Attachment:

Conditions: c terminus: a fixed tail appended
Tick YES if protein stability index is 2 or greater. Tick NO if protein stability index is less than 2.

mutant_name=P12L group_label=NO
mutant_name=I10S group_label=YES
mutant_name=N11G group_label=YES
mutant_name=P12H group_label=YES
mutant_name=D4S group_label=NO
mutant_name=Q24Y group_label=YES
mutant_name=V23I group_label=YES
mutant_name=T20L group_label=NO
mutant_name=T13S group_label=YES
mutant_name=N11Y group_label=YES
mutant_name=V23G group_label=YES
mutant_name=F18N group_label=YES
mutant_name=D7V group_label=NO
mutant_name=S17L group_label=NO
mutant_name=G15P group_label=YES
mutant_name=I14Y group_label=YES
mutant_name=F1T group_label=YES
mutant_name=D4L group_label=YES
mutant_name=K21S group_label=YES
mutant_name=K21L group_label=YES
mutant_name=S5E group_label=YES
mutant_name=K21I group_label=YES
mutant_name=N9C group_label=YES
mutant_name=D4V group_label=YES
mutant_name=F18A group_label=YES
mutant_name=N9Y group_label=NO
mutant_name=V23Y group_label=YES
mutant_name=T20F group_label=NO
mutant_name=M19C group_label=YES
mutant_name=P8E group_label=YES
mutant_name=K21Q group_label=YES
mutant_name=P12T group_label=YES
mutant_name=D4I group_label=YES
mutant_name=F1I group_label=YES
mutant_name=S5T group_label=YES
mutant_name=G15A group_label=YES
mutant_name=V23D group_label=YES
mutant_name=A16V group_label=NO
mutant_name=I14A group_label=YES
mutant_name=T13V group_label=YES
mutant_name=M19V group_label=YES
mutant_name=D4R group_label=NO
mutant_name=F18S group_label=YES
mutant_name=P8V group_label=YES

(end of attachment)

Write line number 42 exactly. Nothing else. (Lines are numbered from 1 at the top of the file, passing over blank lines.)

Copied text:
mutant_name=T13V group_label=YES